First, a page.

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Deuerling -

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Applied Ceochemistry



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Mirror Lake, one of the scenic locations on The Ohio State University's campus, experiences an intense bioturbation event as part of an annual tradition revolving around the rivalry football game against the University of Michigan. This tradition involves thousands of students jumping into the lake over one night in the week leading up to the football game.

Water samples were collected from several locations in the lake before, during, and after the Mirror Lake Jump to determine the impact of this event on lake water chemistry. There were significant and systematic increases in the concentrations of Na+, K+, Cl−, total nitrogen, ammonia, and dissolved organic carbon (DOC) associated with the jump, especially in the eastern side of the lake where most of the students entered. Over the 3-h period from 10 p.m. to 1 a.m. on the eastern side of the lake, Na+, K+, and Cl− concentrations increased by about 2–4 ppm, 1.5–3 ppm, and 4–6 ppm, respectively. The total nitrogen concentration increased about five to six fold, from 450–500 ppb to 2300–2800 ppb over the height of the event on the eastern side of the lake. Similar increases were observed for DOC, increasing from 3.6 to 18 ppm. This DOC increase was coincident with a 5‰ shift in δ13C, from a mean of around −28‰ in the early hours of the evening to a maximum of −23‰, implying a large influx of isotopically heavy carbon into the lake. Ammonia concentrations varied substantially from year to year, but always showed a systematic increase in concentration during the event. Smaller changes in major ion and nutrient concentrations were observed in the middle and western side of the lake, where fewer students entered the lake.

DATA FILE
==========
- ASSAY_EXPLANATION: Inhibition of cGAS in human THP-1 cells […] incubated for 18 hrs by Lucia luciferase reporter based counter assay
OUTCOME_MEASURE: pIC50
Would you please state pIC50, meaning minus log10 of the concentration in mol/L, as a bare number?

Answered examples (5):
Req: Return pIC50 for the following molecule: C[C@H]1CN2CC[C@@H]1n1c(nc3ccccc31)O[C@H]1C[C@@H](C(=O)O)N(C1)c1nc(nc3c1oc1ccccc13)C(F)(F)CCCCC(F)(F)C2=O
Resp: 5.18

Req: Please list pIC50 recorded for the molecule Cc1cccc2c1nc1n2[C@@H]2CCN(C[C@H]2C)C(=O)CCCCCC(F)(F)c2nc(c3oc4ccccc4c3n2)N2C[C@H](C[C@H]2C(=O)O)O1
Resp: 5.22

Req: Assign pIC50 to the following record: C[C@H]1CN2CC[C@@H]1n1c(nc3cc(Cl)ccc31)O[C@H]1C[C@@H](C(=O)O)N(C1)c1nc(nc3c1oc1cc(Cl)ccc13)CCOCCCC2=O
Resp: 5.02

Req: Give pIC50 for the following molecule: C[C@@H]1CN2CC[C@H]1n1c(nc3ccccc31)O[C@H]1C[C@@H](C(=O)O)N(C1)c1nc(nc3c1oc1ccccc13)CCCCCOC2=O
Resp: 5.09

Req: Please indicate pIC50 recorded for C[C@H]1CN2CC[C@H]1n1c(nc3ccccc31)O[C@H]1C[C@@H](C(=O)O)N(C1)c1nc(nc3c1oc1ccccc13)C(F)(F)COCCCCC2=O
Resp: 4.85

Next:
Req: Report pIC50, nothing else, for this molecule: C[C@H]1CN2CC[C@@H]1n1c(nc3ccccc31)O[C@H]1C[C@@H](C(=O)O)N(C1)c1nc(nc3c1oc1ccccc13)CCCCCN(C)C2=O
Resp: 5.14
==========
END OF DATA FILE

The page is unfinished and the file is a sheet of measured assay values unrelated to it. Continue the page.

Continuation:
The changes in concentration and the timing and spatial distribution of these changes are primarily attributed to anthropogenic input from jumpers in the form of bodily fluids (e.g., evaporated sweat, sebum and urine). Over a single night, these anthropogenic event inputs represent roughly 10% of the annual nitrogen budget of the lake, emphasizing the direct impact humans can have on urban water bodies on short time scales.


This is an Accepted Manuscript of an article published by Elsevier in Applied Geochemistry on [June 13, 2017], available online:

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Creative Commons Attribution-Noncommercial-No Derivative Works 4.0 License
This work is licensed under a Creative Commons Attribution-Noncommercial-No Derivative Works 4.0 License.